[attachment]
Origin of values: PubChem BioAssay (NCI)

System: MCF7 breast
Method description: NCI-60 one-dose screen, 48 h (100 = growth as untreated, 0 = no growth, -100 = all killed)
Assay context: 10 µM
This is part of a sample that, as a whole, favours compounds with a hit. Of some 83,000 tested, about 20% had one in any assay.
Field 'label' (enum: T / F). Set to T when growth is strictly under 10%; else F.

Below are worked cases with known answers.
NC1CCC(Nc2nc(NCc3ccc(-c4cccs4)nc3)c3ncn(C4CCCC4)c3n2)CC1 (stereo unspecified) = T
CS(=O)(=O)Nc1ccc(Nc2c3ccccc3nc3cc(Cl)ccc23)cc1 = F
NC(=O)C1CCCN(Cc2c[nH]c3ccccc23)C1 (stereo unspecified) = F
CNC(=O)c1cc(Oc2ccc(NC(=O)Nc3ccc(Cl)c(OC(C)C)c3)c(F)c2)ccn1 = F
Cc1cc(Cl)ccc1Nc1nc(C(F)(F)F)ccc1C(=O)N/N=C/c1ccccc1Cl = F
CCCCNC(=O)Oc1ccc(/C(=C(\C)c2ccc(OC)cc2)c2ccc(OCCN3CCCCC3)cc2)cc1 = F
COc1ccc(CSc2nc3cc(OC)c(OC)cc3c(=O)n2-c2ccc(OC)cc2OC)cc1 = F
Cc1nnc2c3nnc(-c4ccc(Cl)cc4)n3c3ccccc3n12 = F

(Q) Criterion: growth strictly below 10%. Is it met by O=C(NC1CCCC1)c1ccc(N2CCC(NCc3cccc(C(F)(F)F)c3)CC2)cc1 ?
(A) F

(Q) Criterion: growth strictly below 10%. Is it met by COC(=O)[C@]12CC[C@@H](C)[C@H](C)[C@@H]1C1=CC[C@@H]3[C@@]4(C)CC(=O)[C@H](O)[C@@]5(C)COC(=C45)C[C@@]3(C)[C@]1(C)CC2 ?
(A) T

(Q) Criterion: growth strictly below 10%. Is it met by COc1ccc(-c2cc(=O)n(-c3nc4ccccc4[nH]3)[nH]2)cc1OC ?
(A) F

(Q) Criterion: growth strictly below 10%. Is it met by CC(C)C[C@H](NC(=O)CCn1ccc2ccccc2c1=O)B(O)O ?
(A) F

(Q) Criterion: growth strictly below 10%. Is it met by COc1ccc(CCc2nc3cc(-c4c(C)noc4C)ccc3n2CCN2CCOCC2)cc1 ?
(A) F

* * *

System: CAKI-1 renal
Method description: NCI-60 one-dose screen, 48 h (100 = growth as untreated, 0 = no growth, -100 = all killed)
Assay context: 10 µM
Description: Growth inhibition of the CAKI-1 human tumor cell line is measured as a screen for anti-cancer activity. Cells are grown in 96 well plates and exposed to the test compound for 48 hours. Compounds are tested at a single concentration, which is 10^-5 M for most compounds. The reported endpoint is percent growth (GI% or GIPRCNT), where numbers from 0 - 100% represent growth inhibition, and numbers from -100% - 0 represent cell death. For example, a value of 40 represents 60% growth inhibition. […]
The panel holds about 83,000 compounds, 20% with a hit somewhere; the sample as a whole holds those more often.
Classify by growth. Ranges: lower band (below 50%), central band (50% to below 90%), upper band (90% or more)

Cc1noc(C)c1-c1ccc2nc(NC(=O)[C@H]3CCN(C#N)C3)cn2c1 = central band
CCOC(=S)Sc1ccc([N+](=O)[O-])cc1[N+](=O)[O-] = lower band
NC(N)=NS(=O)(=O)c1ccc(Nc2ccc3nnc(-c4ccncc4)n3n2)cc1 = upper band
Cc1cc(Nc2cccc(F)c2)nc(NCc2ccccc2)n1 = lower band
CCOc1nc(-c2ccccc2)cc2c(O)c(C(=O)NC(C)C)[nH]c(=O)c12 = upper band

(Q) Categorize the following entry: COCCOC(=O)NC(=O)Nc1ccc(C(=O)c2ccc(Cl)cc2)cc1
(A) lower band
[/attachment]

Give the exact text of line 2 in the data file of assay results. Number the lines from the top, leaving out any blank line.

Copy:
System: MCF7 breast